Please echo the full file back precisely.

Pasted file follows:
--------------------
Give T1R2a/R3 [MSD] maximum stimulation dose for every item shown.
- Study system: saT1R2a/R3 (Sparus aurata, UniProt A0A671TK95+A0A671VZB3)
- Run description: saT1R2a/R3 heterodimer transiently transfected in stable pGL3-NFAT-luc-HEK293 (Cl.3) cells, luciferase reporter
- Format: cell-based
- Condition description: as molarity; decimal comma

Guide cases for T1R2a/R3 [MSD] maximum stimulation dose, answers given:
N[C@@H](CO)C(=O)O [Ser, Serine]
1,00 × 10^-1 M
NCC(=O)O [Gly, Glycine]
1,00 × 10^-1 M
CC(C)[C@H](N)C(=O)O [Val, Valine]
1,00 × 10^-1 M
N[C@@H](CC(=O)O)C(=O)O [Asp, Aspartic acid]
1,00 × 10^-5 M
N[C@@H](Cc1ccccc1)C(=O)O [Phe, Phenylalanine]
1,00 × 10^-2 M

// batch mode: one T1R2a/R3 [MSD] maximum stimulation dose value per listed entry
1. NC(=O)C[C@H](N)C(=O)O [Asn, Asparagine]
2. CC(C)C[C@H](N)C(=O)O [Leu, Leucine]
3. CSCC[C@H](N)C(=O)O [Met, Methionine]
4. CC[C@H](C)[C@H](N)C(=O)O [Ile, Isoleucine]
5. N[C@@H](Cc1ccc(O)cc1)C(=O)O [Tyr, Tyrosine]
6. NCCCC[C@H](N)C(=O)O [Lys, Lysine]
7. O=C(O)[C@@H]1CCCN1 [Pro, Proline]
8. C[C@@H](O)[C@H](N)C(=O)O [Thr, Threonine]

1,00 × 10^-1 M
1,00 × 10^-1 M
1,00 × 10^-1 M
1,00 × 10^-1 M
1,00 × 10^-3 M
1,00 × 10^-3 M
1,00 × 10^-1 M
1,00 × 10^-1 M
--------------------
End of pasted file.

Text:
Give T1R2a/R3 [MSD] maximum stimulation dose for every item shown.
- Study system: saT1R2a/R3 (Sparus aurata, UniProt A0A671TK95+A0A671VZB3)
- Run description: saT1R2a/R3 heterodimer transiently transfected in stable pGL3-NFAT-luc-HEK293 (Cl.3) cells, luciferase reporter
- Format: cell-based
- Condition description: as molarity; decimal comma

Guide cases for T1R2a/R3 [MSD] maximum stimulation dose, answers given:
N[C@@H](CO)C(=O)O [Ser, Serine]
1,00 × 10^-1 M
NCC(=O)O [Gly, Glycine]
1,00 × 10^-1 M
CC(C)[C@H](N)C(=O)O [Val, Valine]
1,00 × 10^-1 M
N[C@@H](CC(=O)O)C(=O)O [Asp, Aspartic acid]
1,00 × 10^-5 M
N[C@@H](Cc1ccccc1)C(=O)O [Phe, Phenylalanine]
1,00 × 10^-2 M

// batch mode: one T1R2a/R3 [MSD] maximum stimulation dose value per listed entry
1. NC(=O)C[C@H](N)C(=O)O [Asn, Asparagine]
2. CC(C)C[C@H](N)C(=O)O [Leu, Leucine]
3. CSCC[C@H](N)C(=O)O [Met, Methionine]
4. CC[C@H](C)[C@H](N)C(=O)O [Ile, Isoleucine]
5. N[C@@H](Cc1ccc(O)cc1)C(=O)O [Tyr, Tyrosine]
6. NCCCC[C@H](N)C(=O)O [Lys, Lysine]
7. O=C(O)[C@@H]1CCCN1 [Pro, Proline]
8. C[C@@H](O)[C@H](N)C(=O)O [Thr, Threonine]

1,00 × 10^-1 M
1,00 × 10^-1 M
1,00 × 10^-1 M
1,00 × 10^-1 M
1,00 × 10^-3 M
1,00 × 10^-3 M
1,00 × 10^-1 M
1,00 × 10^-1 M